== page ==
And an angel came into my life. Marla Gross refused to take my power in the birthing experience. She continually returned it to me. I devoured books on birthing (Immaculate Misconceptions comes to mind). Her kindness, her love, her gentle soul was exactly what I needed. I healed from wounds I didn't even know I had. I took my power back from the medical community. Here she is with Andrew just minutes after he was born. Thank you, Marla. I won't ever forget you. She was also the first homeschooler that I got to know really well. She pointed me in the direction of great books about homeschooling and I began homeschooling Erin just 7 days before Andrew was born. I took my power back from the school system, too and even though Erin and Kaetlyn eventually returned to school, I have never given them (schools) the power that I once did.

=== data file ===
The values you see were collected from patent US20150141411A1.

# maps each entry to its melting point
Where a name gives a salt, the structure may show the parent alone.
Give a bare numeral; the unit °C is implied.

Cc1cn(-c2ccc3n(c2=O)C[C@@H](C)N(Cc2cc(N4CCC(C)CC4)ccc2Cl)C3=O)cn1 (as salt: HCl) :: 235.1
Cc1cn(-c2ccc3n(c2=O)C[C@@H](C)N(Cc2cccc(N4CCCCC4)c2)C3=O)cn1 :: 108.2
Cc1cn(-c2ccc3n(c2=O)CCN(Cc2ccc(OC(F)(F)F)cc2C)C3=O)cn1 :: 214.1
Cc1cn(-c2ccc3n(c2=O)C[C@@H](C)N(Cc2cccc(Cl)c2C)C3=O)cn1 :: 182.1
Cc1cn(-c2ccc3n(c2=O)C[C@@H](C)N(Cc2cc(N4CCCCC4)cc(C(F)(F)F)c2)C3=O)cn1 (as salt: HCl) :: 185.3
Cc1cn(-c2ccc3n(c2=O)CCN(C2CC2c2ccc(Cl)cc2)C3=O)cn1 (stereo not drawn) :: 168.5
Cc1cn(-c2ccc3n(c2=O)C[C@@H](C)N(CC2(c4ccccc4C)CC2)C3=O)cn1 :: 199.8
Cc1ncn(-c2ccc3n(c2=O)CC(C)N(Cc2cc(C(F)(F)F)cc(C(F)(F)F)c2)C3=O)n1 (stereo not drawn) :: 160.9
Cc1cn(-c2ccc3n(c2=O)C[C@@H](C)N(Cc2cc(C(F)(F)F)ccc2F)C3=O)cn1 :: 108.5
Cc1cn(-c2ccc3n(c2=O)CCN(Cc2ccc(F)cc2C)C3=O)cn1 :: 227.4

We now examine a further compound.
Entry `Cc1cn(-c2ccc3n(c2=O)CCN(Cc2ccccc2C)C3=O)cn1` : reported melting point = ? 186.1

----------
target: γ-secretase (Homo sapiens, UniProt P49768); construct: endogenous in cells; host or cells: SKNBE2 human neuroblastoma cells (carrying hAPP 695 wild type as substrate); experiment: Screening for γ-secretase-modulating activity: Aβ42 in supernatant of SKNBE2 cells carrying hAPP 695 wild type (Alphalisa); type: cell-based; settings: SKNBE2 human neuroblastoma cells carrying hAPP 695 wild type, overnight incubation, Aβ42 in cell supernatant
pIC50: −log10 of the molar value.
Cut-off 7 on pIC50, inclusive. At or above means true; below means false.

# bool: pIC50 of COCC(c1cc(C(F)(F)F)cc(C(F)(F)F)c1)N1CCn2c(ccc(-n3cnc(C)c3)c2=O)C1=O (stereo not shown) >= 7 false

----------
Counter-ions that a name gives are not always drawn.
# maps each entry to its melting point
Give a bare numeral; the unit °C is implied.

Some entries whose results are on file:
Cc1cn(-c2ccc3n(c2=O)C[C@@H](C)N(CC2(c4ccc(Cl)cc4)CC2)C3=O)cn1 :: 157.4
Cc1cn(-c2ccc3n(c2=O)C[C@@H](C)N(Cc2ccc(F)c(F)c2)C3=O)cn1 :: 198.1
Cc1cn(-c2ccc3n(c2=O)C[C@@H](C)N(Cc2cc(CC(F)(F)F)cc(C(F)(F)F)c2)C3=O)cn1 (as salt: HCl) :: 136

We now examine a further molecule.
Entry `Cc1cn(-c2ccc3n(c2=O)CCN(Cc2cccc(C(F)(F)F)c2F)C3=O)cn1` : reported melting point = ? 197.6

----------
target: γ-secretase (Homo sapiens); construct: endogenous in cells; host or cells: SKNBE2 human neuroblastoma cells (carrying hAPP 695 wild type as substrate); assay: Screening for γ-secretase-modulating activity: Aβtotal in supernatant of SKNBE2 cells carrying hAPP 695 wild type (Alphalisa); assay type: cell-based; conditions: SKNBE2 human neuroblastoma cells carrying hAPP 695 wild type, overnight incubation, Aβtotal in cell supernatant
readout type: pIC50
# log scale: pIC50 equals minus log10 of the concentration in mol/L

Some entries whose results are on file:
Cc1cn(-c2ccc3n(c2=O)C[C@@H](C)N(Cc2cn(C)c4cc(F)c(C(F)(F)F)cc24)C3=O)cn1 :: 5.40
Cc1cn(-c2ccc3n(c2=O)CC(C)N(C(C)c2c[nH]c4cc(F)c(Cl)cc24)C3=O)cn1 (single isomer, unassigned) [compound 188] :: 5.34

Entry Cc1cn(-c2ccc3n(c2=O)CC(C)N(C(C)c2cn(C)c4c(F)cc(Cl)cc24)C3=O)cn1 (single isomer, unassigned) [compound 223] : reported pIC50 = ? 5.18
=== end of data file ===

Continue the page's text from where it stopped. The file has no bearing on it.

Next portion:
After Andrew was born, I went to church only twice. His blessing in church was the last time I went. I loved his blessing. A motley crew of men who were on the fringes of the church because they were judged. A great man who had wore an earring and so was shunned. A simple man who never learned to read and grew up in the northern bush of Manitoba. A gay man who stuggled to reconcile his sexual orientation and being a Mormon. Great men, all - men who had never been asked to participate in a blessing. They stood around my son on the day he was blessed. They cradled him in their large hands as his father gave him a name and a blessing. I love this image still and surely it was prophetic of his life - my non-mainstream boy.